Capital Finds Movie Thrills in Financial Manuevers

Gad Elmaleh in Capital Photograph by Cohen Media Group via Everett Collection

“Money is the master!” a hedge fund head exclaims to the chief executive of a European bank in Capital, and it’s hard to tell if it’s a rallying cry or a call for help. The ambiguity is intentional: As directed by Costa-Gavras, the Greek-French director whose name was synonymous with the political thriller genre in the 1970s, this new film suggests that money has a life of its own. Those who pretend to control it can become its puppets in the blink of an eye.

Fittingly, there are no real heroes in Capital, which opens in New York this week and will expand nationally through November. But the closest one is Marc Tourneuil (Gad Elmaleh), a French banking executive who is temporarily handed the reins of Phenix, one of Europe’s biggest financial institutions, after the CEO has a heart attack on a golf course. Marc realizes that the only reason he’s been elevated is his perceived pliability, but he’s got focus and ambition to burn. Soon enough, he’s laying off thousands and seeking to raise the bank’s market value. Along the way, he forges an alliance with Dittmar Rigule (Gabriel Byrne), the head of an American hedge fund that also has a stake in Phenix. But it’s an extremely cautious partnership: Rigule wants to take over Phenix, and his alternately seductive and threatening ways make it clear that, to the Americans, Marc is an extremely expendable asset. We begin to suspect, however, that this young French CEO might be just as ruthless as they are.

Capital was adapted loosely from the 2004 novel Le Capital, written by Stephane Osmont, reportedly the nom de plume of a French financial industry veteran. That book’s hero seemed to be modeled after fallen Vivendi chief Jean-Marie Messier, and it was full of appearances by the likes of Richard Branson and Bill Gates. The film isn’t quite as dishy (though a certain “Rupert” and his sexed-up wife do put in a brief appearance). In fact, it’s a lot more sober-minded about the realities of finance—not just on an institutional level, but on a personal one as well. Marc’s wife is ambivalent about his job, but she also admits that she’s awfully good at spending his millions. At a dinner with his extended family, Marc is grilled by a leftist uncle about his job. He replies by saying that international finance has achieved the old Marxist dream of a borderless world.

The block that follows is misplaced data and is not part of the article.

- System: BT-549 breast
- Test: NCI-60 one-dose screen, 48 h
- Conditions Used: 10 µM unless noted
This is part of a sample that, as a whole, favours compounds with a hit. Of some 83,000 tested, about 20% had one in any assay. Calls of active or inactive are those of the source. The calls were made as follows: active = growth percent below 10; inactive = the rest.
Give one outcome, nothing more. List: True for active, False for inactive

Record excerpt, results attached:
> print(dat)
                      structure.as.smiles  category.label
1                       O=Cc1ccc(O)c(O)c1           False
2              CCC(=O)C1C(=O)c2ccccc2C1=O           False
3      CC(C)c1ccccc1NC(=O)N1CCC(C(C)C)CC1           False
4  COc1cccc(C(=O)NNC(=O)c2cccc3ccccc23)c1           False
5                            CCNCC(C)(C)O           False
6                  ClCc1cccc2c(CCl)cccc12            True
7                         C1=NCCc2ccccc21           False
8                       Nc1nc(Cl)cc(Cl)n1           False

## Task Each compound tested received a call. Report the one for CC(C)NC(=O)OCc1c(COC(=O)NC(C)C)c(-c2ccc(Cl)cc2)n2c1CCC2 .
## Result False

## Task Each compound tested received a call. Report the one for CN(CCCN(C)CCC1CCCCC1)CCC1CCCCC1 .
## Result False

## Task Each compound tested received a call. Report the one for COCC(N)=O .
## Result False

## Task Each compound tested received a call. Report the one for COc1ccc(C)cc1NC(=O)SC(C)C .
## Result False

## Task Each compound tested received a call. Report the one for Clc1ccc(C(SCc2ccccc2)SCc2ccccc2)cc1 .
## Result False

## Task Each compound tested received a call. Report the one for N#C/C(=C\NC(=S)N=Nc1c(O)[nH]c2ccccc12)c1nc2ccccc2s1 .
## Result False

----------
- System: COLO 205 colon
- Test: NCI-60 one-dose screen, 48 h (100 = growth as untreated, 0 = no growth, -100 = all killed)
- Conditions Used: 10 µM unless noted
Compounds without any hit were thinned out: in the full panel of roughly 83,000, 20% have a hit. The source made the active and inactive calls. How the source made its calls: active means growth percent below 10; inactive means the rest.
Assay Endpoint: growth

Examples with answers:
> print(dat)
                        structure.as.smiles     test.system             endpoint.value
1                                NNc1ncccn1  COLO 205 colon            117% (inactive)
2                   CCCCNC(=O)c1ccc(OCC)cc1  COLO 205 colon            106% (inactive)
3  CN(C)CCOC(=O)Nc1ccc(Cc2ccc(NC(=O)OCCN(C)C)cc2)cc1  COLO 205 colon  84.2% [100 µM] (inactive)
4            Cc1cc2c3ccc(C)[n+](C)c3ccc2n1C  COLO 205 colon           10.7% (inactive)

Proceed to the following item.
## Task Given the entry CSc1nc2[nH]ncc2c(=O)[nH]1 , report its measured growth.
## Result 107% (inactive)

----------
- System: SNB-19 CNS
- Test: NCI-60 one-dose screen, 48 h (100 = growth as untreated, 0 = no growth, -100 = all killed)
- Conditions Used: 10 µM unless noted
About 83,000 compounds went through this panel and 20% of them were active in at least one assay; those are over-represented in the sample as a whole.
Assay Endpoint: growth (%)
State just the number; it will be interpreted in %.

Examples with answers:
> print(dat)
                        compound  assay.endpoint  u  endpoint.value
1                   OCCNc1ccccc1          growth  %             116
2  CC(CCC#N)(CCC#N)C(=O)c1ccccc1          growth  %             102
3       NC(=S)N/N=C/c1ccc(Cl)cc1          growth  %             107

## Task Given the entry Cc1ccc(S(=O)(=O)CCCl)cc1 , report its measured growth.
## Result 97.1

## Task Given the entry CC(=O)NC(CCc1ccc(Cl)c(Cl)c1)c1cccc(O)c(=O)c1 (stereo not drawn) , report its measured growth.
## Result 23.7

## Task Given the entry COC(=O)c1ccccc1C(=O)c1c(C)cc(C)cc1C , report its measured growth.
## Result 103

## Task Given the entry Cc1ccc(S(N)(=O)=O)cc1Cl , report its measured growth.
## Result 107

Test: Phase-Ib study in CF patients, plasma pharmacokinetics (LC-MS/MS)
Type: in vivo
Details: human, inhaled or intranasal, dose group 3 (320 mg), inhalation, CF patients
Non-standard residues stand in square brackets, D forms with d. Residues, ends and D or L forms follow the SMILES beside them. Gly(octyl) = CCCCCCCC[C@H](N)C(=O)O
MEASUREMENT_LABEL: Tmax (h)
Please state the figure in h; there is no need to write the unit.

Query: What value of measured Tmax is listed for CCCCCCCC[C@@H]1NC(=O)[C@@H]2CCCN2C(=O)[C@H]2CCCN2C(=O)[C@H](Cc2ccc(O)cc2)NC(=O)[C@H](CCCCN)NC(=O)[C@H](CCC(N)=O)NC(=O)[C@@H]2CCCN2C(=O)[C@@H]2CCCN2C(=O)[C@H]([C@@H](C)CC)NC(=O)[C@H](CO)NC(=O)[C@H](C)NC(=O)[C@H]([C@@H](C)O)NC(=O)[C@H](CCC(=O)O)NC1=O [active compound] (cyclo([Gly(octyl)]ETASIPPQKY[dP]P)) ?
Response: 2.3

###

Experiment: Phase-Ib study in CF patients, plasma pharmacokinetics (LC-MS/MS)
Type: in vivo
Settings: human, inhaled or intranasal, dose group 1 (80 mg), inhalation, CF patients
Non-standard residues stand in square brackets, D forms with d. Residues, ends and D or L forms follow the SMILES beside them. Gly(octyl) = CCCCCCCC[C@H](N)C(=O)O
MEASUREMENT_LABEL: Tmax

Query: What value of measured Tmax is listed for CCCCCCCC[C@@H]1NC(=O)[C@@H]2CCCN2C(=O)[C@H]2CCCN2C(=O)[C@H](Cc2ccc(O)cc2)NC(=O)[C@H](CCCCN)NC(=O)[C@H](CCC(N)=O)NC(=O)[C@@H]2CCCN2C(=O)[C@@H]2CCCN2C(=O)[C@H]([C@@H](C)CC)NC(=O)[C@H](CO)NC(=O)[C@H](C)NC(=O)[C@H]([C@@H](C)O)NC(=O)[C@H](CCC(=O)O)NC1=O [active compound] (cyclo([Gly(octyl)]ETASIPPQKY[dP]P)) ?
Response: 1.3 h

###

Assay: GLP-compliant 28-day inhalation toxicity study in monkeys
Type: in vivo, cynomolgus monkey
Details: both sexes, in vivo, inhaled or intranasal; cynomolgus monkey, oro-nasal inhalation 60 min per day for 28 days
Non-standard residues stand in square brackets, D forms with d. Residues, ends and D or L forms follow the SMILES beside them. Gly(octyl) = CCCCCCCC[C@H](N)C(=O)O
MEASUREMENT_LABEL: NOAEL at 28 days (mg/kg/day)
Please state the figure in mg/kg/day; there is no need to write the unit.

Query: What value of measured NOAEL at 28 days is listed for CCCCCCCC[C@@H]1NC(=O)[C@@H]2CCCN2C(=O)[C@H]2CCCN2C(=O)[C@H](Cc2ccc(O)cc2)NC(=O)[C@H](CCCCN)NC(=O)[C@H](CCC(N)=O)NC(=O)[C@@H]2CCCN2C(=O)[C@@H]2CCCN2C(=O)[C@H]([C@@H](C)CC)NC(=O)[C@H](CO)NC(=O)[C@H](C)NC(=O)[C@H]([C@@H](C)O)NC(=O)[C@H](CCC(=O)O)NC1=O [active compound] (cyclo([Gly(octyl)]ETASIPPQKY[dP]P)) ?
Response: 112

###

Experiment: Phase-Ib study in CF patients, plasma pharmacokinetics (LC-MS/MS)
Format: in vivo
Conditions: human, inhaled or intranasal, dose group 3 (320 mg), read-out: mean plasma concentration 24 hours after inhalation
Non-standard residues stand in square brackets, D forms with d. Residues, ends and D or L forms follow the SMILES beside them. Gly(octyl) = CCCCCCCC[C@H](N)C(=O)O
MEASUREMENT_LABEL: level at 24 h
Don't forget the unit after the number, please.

Previous cinematic looks at the business world have had to traffic in scandal and/or criminality to make their stories compelling to viewers (think: Wall Street or Boiler Room). Though there are some sexual shenanigans in Capital—the married Marc becomes enamored with a beautiful international supermodel)—the film’s drama comes mostly from the wheelings and dealings of high finance. Perhaps its most exciting and climactic scene involves people watching a stock’s value plummet on a computer screen.

This filmmaker understands how to make scenes of men sitting around tables genuinely exciting. Costa-Gavras became a household name and won a couple of Oscars some decades ago with a series of fast-paced political thrillers such as Z (1969), State of Siege (1972), and Missing (1982), which were entertaining and disturbing in equal measure. Over the past decade, however, he has shifted focus: In 2005, he made The Axe, a film about a downsized executive who starts killing his competition in the hunt for a new job; 2009’s dark comedy Eden Is West looked at the plight of illegal immigrants in Europe.

The real source of power, he seems to be suggesting, has moved from the realm of governments and military force to the world of money. Capital is his most potent look yet at the battlefield of modern economics.